White House press secretary Sarah Sanders said Monday that chief of staff John Kelly planned to "immediately" schedule a meeting with the officials and leaders of Congress to "review highly classified and other information they have requested".
Republicans on Nunes' House Intelligence Committee said they found no evidence to support the conclusion that Russian Federation sought to help Trump - who ran as a Republican.
Sanders had said earlier that Deputy Attorney General Rod Rosenstein, FBI Director Christopher Wray and Director of National Intelligence Dan Coats were expected to gather at the White House on Monday afternoon for a discussion aimed at addressing congressional requests.
But Democrats said special counsel Robert Mueller and his investigation into potential ties between Russian Federation and the Trump campaign should be protected and that confidential FBI information should not be shared with Congress. The informant was never "embedded" in the campaign, contrary to Trump's claims.
The president dismissed the Times' story and repeated his charge that Mueller's team of investigators is populated by "heavily conflicted Democrats" and people who had worked for Obama.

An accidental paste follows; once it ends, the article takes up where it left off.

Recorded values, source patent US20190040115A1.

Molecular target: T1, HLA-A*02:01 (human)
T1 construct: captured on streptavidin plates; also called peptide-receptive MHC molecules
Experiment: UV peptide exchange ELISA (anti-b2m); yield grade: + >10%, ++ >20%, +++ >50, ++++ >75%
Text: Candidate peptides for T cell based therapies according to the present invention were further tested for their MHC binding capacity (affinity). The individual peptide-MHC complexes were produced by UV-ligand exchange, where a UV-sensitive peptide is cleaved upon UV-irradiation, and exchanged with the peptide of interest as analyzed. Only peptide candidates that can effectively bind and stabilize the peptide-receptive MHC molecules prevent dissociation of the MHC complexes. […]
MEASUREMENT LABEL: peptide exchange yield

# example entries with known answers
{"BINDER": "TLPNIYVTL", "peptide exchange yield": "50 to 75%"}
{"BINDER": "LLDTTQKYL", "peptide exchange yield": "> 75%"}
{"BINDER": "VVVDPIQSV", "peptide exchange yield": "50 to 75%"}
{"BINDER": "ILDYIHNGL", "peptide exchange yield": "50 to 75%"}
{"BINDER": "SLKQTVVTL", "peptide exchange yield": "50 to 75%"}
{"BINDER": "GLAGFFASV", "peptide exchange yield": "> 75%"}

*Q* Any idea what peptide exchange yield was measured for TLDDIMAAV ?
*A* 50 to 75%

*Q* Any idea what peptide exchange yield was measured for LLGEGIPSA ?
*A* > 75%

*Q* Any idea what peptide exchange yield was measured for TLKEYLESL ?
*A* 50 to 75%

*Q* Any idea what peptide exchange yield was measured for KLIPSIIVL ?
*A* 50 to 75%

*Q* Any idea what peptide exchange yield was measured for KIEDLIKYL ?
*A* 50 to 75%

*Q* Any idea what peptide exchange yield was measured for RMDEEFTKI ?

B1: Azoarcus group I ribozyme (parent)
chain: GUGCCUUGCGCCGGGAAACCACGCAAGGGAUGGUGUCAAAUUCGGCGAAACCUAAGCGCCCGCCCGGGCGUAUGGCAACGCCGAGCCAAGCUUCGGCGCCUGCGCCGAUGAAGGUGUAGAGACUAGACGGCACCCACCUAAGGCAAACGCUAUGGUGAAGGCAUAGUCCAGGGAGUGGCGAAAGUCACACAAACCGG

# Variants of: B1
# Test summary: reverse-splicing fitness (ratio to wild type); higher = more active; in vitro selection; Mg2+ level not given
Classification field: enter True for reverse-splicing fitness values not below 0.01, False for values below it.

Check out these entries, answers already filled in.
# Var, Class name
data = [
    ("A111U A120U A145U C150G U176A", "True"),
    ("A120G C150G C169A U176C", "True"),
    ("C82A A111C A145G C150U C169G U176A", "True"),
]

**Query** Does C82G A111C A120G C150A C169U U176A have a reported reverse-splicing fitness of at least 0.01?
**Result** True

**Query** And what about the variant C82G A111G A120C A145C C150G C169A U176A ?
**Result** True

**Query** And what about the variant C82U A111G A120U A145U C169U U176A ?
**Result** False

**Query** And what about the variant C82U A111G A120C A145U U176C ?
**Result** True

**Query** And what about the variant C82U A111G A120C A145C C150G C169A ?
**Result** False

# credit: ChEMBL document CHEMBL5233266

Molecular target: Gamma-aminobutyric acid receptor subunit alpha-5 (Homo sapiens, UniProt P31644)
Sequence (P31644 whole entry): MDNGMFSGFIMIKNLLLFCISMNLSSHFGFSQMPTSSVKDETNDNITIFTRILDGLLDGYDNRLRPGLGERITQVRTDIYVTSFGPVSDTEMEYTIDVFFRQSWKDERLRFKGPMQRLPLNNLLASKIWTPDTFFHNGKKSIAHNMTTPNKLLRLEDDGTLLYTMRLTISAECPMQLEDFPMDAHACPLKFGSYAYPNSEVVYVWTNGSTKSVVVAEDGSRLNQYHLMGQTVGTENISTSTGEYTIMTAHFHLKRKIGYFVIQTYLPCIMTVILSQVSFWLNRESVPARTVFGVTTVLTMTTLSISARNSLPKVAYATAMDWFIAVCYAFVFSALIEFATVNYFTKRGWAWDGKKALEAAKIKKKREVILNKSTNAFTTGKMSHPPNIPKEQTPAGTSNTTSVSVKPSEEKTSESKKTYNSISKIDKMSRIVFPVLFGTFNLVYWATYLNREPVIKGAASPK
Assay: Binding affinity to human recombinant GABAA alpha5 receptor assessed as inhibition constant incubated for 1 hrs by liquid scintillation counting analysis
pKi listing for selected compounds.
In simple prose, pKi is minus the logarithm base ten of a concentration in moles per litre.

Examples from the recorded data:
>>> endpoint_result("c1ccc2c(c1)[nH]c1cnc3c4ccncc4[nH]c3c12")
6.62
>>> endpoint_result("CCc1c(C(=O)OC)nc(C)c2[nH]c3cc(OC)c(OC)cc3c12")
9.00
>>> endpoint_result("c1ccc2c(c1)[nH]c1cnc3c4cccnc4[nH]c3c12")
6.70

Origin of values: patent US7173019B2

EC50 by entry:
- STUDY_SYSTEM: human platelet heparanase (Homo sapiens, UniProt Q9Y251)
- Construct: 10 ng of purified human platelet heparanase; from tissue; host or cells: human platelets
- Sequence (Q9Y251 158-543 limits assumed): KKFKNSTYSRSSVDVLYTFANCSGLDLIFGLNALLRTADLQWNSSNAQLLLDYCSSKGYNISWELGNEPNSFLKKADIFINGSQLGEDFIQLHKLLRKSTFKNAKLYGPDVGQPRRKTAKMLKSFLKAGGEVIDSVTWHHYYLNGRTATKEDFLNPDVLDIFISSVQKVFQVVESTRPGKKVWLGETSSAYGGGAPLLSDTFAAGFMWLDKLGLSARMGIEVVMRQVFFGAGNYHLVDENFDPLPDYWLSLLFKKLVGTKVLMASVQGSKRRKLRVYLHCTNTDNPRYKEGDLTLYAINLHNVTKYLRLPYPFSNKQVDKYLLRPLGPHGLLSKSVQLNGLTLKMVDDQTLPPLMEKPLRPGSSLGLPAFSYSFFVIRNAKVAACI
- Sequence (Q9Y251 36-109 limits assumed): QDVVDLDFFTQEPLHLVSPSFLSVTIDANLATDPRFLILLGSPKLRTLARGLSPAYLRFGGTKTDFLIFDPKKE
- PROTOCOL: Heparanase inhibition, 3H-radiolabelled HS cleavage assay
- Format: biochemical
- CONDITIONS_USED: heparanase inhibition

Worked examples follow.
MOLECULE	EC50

"With the revelations that our campaign may have been the subject of surveillance by the Federal Bureau of Investigation, the president I think is grateful that the Department of Justice is going to have the inspector general look into it and determine and ensure that there was no surveillance done for political purposes against our campaign", Pence said. Although Sanders said the Justice Department had requested the inspector general probe "b$3 ased on the meeting with the President", the department had actually decided to make that request after the president tweeted about the matter on Sunday. The panel didn't publicize the subpoena, but the Justice Department released a letter it sent to Nunes rejecting the request for information "regarding a specific individual".
Both moves highlighted the heightened political stakes surrounding the year-old probe, as Mueller seeks to interview Trump himself amid growing chances of an impeachment effort against the president if evidence of collusion and obstruction of justice is found.
Rather than push back and defend the rule of law, Justice tried to mollify the president by at least appearing to give him what he wants.
Trump's ire on Sunday seems to have been ignited by a New York Times article on Saturday that revealed the president's son, Donald Trump Jr., three months before the election had met with an emissary for two rich Arab princes, an Israeli social media expert and a Republican, who were offering to help the Trump campaign.
Trump touted his administration's temporary truce with China on trade, tweeting that "Barriers and Tariffs to come down for first time".
Delgado, who became notorious during the presidential transition for her admission of a sexual affair and a pregnancy by a married Trump-campaign official, called the claim that the Obama administration was engaged in a political spy operation "embarrassing".